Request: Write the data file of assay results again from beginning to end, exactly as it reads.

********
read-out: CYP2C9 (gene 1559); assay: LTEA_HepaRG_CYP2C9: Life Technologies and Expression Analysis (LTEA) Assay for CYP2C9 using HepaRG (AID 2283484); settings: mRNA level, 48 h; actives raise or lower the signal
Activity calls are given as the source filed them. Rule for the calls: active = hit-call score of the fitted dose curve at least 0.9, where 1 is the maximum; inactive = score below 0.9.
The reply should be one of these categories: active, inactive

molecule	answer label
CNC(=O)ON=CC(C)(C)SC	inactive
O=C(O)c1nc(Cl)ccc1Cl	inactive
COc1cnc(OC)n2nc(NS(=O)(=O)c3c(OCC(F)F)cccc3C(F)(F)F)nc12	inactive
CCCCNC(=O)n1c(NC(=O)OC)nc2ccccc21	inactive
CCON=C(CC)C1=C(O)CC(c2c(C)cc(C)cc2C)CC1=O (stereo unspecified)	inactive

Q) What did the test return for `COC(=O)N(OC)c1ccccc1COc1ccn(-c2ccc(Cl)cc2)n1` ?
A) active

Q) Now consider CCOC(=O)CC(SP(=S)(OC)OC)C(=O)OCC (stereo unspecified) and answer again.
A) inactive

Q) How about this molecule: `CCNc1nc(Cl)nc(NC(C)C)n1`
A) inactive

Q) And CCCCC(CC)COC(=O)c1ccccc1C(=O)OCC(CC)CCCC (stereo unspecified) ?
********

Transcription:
read-out: CYP2C9 (gene 1559); assay: LTEA_HepaRG_CYP2C9: Life Technologies and Expression Analysis (LTEA) Assay for CYP2C9 using HepaRG (AID 2283484); settings: mRNA level, 48 h; actives raise or lower the signal
Activity calls are given as the source filed them. Rule for the calls: active = hit-call score of the fitted dose curve at least 0.9, where 1 is the maximum; inactive = score below 0.9.
The reply should be one of these categories: active, inactive

molecule	answer label
CNC(=O)ON=CC(C)(C)SC	inactive
O=C(O)c1nc(Cl)ccc1Cl	inactive
COc1cnc(OC)n2nc(NS(=O)(=O)c3c(OCC(F)F)cccc3C(F)(F)F)nc12	inactive
CCCCNC(=O)n1c(NC(=O)OC)nc2ccccc21	inactive
CCON=C(CC)C1=C(O)CC(c2c(C)cc(C)cc2C)CC1=O (stereo unspecified)	inactive

Q) What did the test return for `COC(=O)N(OC)c1ccccc1COc1ccn(-c2ccc(Cl)cc2)n1` ?
A) active

Q) Now consider CCOC(=O)CC(SP(=S)(OC)OC)C(=O)OCC (stereo unspecified) and answer again.
A) inactive

Q) How about this molecule: `CCNc1nc(Cl)nc(NC(C)C)n1`
A) inactive

Q) And CCCCC(CC)COC(=O)c1ccccc1C(=O)OCC(CC)CCCC (stereo unspecified) ?